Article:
Wildlife in urban areas

Wildlife in urban areas

There has been much talk recently about reshaping town and city centres. There have even been suggestions for creating open spaces and wildlife areas.

See our post Turning shopping centres into parkland (Feb 2021) – click here

Surely wildlife belongs in the countryside, rather than urban areas?

It certainly used to.

After the war, the Government offered grants to farmers to increase efficiency. As a result, thousands of miles of hedgerows were grubbed up to create larger more efficient fields.Hedgerows are the highways and homes for many species. Remaining hedgerows are often affected by chemical spraying.

Traditional orchards – sparsely planted and used for grazing sheep after the harvest – also used to be plentiful and provided a sanctuary for fauna and flora.

Do urban areas have enough space for wildlife?

In fact “natural land cover”, which includes parks, playing fields, allotments, golf courses, verges and railways embankments, as well as wasteland – covers 30% of urban areas, and if private gardens are added that figure reaches 55% (2018 figure).

In recent years the water quality has improved in many rivers and canals, which has also attracted wildlife back into urban areas, including ducks, moorhens, swans and geese as well as fish and insects.

Network Rail has around 130,000 acres of land by railway tracks and sidings, as well as bridges and tunnels that can be used by wildlife. It now has teams of environmentalists who identify wildlife on sections of track, so that planned maintenance can be undertaken outside of breeding seasons.

Land by railways form wildlife corridors, largely undisturbed by humans.

One urban success story has been the Peregrine Falcon. Numbers in rural areas declined sharply from the 1950’s mainly because of the use of pesticides on farms. Many were illegally killed to protect game birds and racing pigeons.

Now the population is on the increase as churches and high rise buildings are ideal nesting sites. Cathedrals including Durham, Derby and Salisbury are among the many nesting sites used, as well as other tall buildings including Birmingham’s BT Tower and Nottingham Trent University..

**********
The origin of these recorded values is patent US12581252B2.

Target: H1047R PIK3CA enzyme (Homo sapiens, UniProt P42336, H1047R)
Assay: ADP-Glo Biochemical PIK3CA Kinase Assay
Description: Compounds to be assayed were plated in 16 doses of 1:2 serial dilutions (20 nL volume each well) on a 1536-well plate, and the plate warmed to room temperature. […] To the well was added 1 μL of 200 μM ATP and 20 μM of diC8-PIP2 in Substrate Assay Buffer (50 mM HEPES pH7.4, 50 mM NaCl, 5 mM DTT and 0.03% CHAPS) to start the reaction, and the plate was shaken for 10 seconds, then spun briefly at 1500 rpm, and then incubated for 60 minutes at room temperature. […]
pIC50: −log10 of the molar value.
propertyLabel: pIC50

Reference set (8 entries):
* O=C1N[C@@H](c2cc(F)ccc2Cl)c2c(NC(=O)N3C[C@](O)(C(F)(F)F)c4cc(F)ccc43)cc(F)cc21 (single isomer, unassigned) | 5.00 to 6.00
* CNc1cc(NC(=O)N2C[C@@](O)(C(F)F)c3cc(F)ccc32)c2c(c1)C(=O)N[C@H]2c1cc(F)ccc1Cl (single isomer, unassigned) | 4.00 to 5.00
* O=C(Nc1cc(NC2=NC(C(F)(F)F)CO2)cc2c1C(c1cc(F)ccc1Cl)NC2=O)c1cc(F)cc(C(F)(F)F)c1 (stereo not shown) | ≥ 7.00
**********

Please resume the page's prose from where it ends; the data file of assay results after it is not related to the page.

Pigeons provide a plentiful food supply and there is even evidence that Peregrine Falcons have adapted their behaviour to their new environment, using city lights to hunt after dark. In rural areas they mostly hunt around dawn and dusk.

Many species are attracted to urban areas because of the lack of predators and the availability of discarded food. Many species who are not fussy eaters are able to live in towns and cities including pigeons, magpies and foxes.

Research suggests that more than half of British homeowners feed wild birds, while garden ponds can also attract wildlife.

The decline in the number of hedgehogs has been steeper in rural areas than in towns and cities. Many people are trying to attract them to their gardens and creating “hedgehog highways”.

See our post Hedgehogs in the garden (March 2021 – click here

I am able to see squirrels from my home close to a city centre, living around a cluster of trees. Trees in city streets are also important to wildlife.

There is even a plan to reintroduce otters to the Tottenham area of north London!

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